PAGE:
Claire Trevett is the New Zealand Herald’s deputy political editor.

Maori-Mana union unlikely

Te Ururoa Flavell was elected the new male co-leader. Photo / Mark Mitchell
Te Ururoa Flavell was elected the new male co-leader. Photo / Mark Mitchell

The chances of any union between the Maori Party and Mana Party appear remote, despite changes in leadership and calls for talks from several party members at the Maori Party's annual conference.

At its largest conference in years, about 300 members gathered for the conference in Whakatane at which MP Te Ururoa Flavell was elected unopposed as the new male co-leader and Naida Glavish was chosen as the party's President over George Ngatai.

The presidency battle was partly a choice on the issue of the Mana Party after George Ngatai spoke in favour of talks, saying it was clear there was not room for two Maori parties. "At least we can say we tried."

There were many nods of approval among the audience.

Others including the party's Ikaroa-Rawhiti candidate Na Raihania and long-term party member Tame Iti have also voiced support for talks with Mana.

However, Mr Harawira's recent stipulation that the Maori Party would have to walk away from National - as well as a stinging attack in which he described Mr Flavell as uncharismatic and a work horse who simply did what he was told - appear to have reinforced the party leadership's reluctance.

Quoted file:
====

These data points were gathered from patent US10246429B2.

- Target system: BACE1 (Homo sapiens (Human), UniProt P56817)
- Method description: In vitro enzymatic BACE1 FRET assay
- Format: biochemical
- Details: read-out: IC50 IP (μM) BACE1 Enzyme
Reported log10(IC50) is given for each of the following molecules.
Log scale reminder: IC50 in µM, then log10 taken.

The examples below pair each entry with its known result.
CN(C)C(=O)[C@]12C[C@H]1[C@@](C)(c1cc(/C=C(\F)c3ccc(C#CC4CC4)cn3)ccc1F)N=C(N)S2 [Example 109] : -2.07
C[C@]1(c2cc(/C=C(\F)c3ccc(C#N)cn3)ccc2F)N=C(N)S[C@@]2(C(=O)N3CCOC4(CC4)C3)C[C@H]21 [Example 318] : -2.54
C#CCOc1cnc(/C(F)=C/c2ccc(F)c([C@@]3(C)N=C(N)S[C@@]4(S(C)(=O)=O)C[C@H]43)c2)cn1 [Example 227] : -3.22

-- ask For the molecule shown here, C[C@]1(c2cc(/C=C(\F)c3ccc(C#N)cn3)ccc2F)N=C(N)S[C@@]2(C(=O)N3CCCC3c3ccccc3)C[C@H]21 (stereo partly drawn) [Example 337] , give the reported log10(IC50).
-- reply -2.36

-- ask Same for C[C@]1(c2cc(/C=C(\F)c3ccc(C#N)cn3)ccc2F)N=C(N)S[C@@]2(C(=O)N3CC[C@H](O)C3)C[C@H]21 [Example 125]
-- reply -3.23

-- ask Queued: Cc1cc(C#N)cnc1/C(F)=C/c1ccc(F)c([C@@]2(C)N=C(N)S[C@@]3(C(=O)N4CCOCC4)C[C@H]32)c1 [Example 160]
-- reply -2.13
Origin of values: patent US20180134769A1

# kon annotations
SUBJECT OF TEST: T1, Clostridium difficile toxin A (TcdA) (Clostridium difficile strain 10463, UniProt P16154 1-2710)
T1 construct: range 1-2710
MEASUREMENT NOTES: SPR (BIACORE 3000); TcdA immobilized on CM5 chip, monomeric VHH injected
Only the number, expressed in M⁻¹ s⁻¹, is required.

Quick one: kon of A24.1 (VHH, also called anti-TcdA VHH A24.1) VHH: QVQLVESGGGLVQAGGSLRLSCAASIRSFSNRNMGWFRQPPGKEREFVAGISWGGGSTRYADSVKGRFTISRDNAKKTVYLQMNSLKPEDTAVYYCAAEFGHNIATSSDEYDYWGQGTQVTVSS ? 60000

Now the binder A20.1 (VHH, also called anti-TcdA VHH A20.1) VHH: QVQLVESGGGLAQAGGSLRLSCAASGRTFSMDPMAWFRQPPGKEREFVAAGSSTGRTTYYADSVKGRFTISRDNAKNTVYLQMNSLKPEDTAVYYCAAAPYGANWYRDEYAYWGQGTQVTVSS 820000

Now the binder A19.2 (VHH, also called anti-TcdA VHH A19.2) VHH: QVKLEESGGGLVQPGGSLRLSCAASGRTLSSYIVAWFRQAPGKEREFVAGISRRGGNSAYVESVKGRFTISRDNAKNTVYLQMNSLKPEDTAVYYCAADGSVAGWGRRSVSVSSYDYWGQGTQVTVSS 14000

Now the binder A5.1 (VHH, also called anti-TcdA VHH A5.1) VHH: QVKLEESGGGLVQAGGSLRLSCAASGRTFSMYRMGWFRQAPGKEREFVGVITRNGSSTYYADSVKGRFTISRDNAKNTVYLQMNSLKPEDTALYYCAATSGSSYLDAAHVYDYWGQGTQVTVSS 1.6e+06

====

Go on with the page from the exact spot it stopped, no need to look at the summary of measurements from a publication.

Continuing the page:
Afterward, Mr Flavell said the response of the members indicated more discussion was needed. Mrs Turia, who will stay on as female co-leader until she retires at the election, said one of the most important factors in any relationship was trust. "There is a lot of work that has to be done to restore that. You can't really enter into dialogue when the perameters have already been set by the other party. If they put aside that and are willing to sit down and talk kanohi to kanohi [face to face] we are available to talk."

Although Pita Sharples has offered to hand over some ministerial portfolios to Mr Flavell before the election, Mr Flavell said he would not take that up because he wanted to focus on readying the party for the 2014 campaign which is shaping up as a do or die battle for the party. Mr Flavell said he was heartened by the number of people who had travelled to the hui "to try and get us back on track".

The party has come in for criticism over its relationship with National, but outgoing President Pem Bird said it would be a breach of trust for it to walk away from National now. That was reinforced by Mrs Turia, who ruled out that the Maori Party would walk out on National before the 2014 election. "Because then we would be in Opposition doing nothing."

Mr Flavell said the party would talk to its members before deciding whether to go into coalition with either National or Labour if there was a choice in 2014.

In his final address as party leader, Pita Sharples also defended the deal with National, saying it meant National did not follow through on its policy to abolish the Maori seats and had also meant real gains for Maori.

- Herald on Sunday

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